And although gains in muscle hypertrophy may be blunted if you have a cold bath too soon after exercise (within four to six hours), endurance gains won’t be lost. If the goal is just to energise yourself, a 30-second blast of cold at the end of your hot shower is likely to be enough. It might even reduce the likelihood of you getting sick, according to one study of more than 3,000 people, which found blasts of cold longer than 30 seconds were no more effective.

While the cold might give us a boost, breathing exercises may have the power to bring us back down from states of heightened anxiety.

Hof has trained himself to be comfortable in fearsomely low temperatures.

Through controlled breathing, we can start to train our body and brain’s response to stress. By consciously slowing our breath, for instance, we signal the autonomic nervous system, which controls our heart rate, blood pressure, digestion and sexual arousal. When we are stressed and our sympathetic nervous system is driving, our digestion and ability to be aroused are shut down while our heart rate and blood pressure spike to help us tackle whatever threat is making us feel uneasy.

The manipulation of our breath, however, can put the parasympathetic arm of our nervous system back in control. That leads to a slower heart rate and lowering of blood pressure while our digestion and ability to be aroused are reactivated. This has knock-on effects for our mood and stress levels.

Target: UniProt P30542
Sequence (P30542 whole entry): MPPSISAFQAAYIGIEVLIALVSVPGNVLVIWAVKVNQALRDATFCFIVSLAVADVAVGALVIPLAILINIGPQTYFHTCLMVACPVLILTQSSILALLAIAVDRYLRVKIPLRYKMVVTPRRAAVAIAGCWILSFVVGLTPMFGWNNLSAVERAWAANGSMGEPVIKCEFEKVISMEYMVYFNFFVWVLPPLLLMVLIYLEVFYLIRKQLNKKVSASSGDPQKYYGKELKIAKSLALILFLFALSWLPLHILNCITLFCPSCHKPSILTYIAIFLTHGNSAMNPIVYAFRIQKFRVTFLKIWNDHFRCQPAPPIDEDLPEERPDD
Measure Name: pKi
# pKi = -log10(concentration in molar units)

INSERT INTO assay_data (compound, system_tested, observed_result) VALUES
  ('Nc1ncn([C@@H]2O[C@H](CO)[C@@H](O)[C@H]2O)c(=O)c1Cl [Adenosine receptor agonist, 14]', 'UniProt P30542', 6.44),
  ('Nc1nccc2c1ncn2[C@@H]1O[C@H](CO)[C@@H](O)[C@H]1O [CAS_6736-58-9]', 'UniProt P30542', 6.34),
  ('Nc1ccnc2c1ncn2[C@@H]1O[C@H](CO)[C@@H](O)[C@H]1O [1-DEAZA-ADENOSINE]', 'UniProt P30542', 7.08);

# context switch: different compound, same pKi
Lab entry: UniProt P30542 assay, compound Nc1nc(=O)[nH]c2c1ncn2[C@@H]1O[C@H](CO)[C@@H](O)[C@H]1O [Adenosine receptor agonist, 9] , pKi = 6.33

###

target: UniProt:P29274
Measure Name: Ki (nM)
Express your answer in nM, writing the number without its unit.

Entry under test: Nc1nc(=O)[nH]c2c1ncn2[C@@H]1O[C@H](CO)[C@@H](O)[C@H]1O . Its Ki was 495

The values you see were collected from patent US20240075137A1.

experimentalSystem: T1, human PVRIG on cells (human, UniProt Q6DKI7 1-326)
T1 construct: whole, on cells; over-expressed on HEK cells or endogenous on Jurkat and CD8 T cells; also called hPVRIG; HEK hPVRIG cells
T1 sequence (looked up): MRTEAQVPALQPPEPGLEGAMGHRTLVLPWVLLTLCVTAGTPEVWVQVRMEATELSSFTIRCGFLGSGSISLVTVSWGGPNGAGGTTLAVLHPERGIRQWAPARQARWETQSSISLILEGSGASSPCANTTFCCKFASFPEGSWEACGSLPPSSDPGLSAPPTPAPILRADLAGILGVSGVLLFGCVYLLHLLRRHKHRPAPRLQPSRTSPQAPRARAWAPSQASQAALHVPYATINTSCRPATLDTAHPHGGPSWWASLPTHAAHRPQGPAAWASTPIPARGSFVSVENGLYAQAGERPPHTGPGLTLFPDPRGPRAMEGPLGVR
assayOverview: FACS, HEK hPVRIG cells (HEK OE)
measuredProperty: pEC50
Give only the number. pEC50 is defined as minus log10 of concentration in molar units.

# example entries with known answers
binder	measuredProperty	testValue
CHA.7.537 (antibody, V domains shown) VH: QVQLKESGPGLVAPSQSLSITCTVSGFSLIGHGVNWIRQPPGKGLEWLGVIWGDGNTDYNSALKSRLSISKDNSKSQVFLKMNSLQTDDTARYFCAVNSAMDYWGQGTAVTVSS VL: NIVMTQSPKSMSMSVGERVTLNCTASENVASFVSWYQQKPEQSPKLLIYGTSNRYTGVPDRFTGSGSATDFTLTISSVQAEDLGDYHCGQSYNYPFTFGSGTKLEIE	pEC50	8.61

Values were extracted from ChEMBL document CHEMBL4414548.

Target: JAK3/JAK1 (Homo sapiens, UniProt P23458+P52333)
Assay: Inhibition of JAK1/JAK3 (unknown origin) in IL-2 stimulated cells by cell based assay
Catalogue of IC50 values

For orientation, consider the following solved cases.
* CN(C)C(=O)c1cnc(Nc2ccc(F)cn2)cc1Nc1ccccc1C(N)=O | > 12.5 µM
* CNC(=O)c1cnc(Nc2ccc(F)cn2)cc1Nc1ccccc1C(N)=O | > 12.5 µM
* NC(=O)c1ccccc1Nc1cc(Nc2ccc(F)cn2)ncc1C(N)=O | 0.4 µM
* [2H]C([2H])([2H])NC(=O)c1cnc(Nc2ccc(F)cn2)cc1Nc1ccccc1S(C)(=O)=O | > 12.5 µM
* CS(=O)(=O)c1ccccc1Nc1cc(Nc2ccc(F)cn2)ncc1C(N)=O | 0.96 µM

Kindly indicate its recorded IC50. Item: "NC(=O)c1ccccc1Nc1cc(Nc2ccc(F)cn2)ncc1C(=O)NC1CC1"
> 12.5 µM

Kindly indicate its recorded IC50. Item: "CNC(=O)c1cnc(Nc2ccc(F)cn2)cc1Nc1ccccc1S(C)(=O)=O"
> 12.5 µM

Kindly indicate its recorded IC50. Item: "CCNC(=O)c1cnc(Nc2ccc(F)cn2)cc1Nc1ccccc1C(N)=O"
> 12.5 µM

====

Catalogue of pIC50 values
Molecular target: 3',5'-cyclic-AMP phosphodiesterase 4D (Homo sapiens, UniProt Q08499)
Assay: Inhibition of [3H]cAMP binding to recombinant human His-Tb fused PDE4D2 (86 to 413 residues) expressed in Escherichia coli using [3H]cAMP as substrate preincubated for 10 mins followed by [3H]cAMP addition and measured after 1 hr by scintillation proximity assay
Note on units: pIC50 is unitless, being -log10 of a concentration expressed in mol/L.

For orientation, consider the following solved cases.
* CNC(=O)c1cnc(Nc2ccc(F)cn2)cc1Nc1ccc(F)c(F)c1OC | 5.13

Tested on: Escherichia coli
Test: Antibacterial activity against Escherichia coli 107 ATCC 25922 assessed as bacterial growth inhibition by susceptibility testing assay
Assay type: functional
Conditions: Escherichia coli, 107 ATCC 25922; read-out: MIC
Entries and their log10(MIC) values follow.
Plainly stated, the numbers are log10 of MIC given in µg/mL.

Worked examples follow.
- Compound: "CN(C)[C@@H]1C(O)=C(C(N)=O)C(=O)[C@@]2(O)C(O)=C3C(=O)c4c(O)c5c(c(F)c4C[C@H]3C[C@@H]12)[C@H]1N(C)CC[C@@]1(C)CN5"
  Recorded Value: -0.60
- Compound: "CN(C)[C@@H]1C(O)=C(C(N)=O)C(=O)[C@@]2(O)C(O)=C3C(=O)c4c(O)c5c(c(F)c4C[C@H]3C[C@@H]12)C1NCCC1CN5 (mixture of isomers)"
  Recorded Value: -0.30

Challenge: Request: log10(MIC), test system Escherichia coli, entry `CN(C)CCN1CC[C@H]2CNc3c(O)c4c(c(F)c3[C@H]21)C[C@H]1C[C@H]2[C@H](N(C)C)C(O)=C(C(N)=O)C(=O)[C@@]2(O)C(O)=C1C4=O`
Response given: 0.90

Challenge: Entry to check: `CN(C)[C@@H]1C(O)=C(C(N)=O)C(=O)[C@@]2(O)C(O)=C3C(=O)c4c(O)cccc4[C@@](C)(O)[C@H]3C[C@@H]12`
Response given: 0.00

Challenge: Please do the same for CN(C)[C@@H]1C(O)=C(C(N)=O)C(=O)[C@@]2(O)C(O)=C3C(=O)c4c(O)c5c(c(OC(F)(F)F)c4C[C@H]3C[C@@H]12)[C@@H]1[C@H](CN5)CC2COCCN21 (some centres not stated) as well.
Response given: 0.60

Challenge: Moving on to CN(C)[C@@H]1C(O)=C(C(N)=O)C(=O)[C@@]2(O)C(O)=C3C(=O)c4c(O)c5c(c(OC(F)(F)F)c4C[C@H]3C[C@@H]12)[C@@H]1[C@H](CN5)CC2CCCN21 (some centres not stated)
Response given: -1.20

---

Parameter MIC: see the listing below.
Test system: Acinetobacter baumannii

In one study by researchers at Stanford University, published in January, participants practised one of three forms of breathing: cyclic sighing (prolonged exhalations), box breathing (equal duration of inhalations, breath retentions and exhalations) or cyclic hyperventilation (longer inhalations, shorter exhalations). The study found that five minutes of breath work a day, in any of these forms, led to improved mood and reduced anxiety and stress. The greatest benefit, however, came from cyclic sighing.

A separate study led by the UK’s University of Sussex, published in the journal Nature earlier this year, found that slowing our breath can also change our brain’s electrical activity, enabling diverse brain regions to communicate more effectively. This may help us to better manage and adapt to stressful situations. And by bringing down our stress levels — and therefore the chronic release of stress hormones, along with our heart rate and blood pressure — it is possible to reduce inflammation in the body.

Audience members trying Hof’s breathing method. Photography by Joseph Mayers.